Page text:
# Battery Monitor

Creations

1 week ago

A simple app to measure the battery level (%) and voltage (mV).

You need to add 2 Resistors to the Backpack.

GND -[330kOhm]- A1 -[100kOhm]- VBAT

I protected the PCB with some tape, because if you touch the Voltage Divider or A1 it influences the readout.

```//importe the Gamebuino library and the gb object
#include <Gamebuino-Meta.h>
#define ADC_PIN_OFFSET 165 //in mV (measured ADC from µC)-(Measured voltage on Pin with Multimeter)
#define BATTERY_FULL 4190 //in mV measured when Battery Full on VBAT
#define BATTERY_EMPTY 3000 //in mV on LiPo dont go Lower!

/*
Schematic:
GND -[330kOhm]- A1 -[100kOhm]- VBAT
When the Battery Voltage is 4.200V the Voltage on A1 is 3.223V
*/
void setup() {
// put your setup code here, to run once:
gb.begin();
}

int adcPinVolt = 0, batteryVolt = 0;
byte batteryPercent = 0;
void loop() {
// put your main code here, to run repeatedly:
while (!gb.update());
gb.display.clear();

batteryPercent = map(batteryVolt, BATTERY_EMPTY, BATTERY_FULL, 0, 100);
if (batteryPercent > 100)
batteryPercent = 100;

gb.display.drawRect(10, 20, 60, 34);
gb.display.drawLine(70, 31, 70, 42);
gb.display.drawLine(71, 32, 71, 41);
if (batteryPercent >= 60)
gb.display.setColor(GREEN);
else if (batteryPercent >= 30 && batteryPercent <= 59)
gb.display.setColor(YELLOW);
else
gb.display.setColor(RED);
gb.display.fillRect(11, 21, map(batteryPercent, 0 , 100, 0, 58), 32);

gb.display.setColor(WHITE);
gb.display.println("Battery");
gb.display.setCursor(30, 30);
gb.display.print(batteryVolt);
gb.display.println("mV");
gb.display.setCursor(32, 36);
gb.display.print(batteryPercent);
gb.display.println("%");
delay(500);
}```

NEW 1 week ago

Thanks, nice job but when i use my META and have to check the battery level, i will probably not have my backpack near. The solution could be to hack directly the console but it's unsafe. a solution could be maybe a little ergonomical backpack to keep when moving but who will not bother when playing / moving or put this function on a playing backpack with a joypad and a wifi connection.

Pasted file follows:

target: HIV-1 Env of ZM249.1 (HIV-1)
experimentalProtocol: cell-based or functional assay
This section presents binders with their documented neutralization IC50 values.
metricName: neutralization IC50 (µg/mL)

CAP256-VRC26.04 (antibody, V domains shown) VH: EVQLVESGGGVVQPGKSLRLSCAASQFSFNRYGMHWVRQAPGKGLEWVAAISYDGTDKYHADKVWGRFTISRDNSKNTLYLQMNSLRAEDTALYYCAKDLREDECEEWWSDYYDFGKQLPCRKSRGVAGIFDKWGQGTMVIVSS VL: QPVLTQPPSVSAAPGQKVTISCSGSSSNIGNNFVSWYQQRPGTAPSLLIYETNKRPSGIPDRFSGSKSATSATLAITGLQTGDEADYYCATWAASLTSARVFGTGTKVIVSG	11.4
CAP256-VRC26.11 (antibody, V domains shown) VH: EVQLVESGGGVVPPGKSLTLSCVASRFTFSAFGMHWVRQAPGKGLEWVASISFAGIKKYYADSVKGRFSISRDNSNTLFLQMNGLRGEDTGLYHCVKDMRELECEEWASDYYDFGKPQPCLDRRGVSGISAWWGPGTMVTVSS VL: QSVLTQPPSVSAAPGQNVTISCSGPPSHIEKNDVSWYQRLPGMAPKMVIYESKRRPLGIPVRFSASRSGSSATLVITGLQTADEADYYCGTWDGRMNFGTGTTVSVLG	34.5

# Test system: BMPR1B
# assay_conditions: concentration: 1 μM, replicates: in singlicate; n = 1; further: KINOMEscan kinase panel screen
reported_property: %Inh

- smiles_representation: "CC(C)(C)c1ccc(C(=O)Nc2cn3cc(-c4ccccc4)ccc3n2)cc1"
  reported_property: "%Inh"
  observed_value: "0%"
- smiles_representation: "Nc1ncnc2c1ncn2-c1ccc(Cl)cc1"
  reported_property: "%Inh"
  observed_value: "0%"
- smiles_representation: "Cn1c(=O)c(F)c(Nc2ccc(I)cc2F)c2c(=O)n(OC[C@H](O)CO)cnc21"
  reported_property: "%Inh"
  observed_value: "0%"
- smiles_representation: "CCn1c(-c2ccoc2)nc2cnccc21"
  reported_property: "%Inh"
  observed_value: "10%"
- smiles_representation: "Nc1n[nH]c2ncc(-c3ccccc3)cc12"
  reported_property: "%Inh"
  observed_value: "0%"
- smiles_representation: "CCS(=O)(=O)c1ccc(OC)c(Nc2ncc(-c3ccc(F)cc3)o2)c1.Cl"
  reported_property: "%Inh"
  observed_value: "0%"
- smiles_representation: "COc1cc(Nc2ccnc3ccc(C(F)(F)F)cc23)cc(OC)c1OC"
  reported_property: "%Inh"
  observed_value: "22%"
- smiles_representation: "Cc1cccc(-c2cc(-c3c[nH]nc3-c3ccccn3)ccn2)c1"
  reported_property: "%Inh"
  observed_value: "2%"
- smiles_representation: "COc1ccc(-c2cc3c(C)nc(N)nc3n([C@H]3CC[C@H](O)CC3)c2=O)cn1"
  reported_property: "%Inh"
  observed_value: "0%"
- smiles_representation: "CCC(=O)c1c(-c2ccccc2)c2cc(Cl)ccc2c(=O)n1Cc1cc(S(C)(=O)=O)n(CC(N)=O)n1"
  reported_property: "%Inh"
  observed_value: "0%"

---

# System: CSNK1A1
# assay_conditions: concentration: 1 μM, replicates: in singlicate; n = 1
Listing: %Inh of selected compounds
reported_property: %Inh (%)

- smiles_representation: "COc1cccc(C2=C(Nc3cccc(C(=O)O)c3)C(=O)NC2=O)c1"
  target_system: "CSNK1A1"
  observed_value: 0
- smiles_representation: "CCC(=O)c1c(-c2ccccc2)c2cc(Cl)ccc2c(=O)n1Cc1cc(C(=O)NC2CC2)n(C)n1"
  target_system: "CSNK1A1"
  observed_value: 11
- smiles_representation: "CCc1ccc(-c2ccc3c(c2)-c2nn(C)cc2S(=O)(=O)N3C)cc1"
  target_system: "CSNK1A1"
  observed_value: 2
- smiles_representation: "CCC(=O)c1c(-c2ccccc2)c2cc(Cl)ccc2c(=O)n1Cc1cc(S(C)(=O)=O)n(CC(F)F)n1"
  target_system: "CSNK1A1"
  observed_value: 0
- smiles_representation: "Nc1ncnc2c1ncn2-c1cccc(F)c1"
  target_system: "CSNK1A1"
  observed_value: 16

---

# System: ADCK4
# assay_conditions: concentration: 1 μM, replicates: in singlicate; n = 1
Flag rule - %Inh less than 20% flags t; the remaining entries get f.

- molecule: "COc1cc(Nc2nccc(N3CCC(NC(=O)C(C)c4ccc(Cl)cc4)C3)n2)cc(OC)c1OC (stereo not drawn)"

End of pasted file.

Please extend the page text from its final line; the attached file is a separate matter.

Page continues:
NEW 1 week ago

Interesting idea, but a few comments, Lithium battery voltage is not linear while discharging, so you will not get a really useful information for most of the run time

Roughly, it will stay at around 80% for a long time, then drop really quickly up to completely depleted.

Also it really depends on where the ADC VREF is connected on the SAMD, if they use the battery, your reading will always be wrong especially when the battery voltage will start to really drop.

And I do hope they are using VBAT because the output of a buckboost (if they use convert the 3.7V to 5V) is probably way too noisy for an ADC to works well....

ripper121

1 week ago

They use a buck boost.

I have no datasheet from the battery and also no schematics from the meta, because they are not open source.

So I can't do it any better.

NEW 1 week ago

Godzil

They use a buck boost.

I have no datasheet from the battery and also no schematics from the meta, because they are not open source.

So I can't do it any better.

Godzil

1 week ago

I know I know

NEW 1 week ago

Nice job     !!!

NEW 1 week ago

ripper121

I know I know

NEW 1 week ago

Nice project ! :)

A few considerations :

@Godzil : yes the battery voltage is not linear, that's why on The Classic have few thresholds : full, not full, critical

VBAT is directly connected to the battery "+", and 3V3 is output from a buck converter.

The problem with that solution is that even when the Gamebuino is OFF, it will have a continuous leak current that will empty the battery. So, you better not leave your Gamebuino with this backpack for a month or it will empty itself.